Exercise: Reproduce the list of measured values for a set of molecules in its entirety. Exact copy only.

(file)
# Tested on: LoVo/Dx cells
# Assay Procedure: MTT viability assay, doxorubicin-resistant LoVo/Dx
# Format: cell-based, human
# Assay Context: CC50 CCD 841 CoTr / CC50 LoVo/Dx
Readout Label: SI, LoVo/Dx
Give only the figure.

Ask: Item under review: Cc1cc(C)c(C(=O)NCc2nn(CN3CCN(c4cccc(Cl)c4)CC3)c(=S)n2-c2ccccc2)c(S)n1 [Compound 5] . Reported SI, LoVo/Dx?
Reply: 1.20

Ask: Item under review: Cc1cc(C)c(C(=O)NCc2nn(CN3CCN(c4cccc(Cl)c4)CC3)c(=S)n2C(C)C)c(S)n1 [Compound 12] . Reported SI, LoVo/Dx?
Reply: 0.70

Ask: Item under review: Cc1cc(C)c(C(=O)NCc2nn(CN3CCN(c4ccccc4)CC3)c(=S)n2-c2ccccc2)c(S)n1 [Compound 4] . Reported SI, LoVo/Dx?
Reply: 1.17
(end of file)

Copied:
# Tested on: LoVo/Dx cells
# Assay Procedure: MTT viability assay, doxorubicin-resistant LoVo/Dx
# Format: cell-based, human
# Assay Context: CC50 CCD 841 CoTr / CC50 LoVo/Dx
Readout Label: SI, LoVo/Dx
Give only the figure.

Ask: Item under review: Cc1cc(C)c(C(=O)NCc2nn(CN3CCN(c4cccc(Cl)c4)CC3)c(=S)n2-c2ccccc2)c(S)n1 [Compound 5] . Reported SI, LoVo/Dx?
Reply: 1.20

Ask: Item under review: Cc1cc(C)c(C(=O)NCc2nn(CN3CCN(c4cccc(Cl)c4)CC3)c(=S)n2C(C)C)c(S)n1 [Compound 12] . Reported SI, LoVo/Dx?
Reply: 0.70

Ask: Item under review: Cc1cc(C)c(C(=O)NCc2nn(CN3CCN(c4ccccc4)CC3)c(=S)n2-c2ccccc2)c(S)n1 [Compound 4] . Reported SI, LoVo/Dx?
Reply: 1.17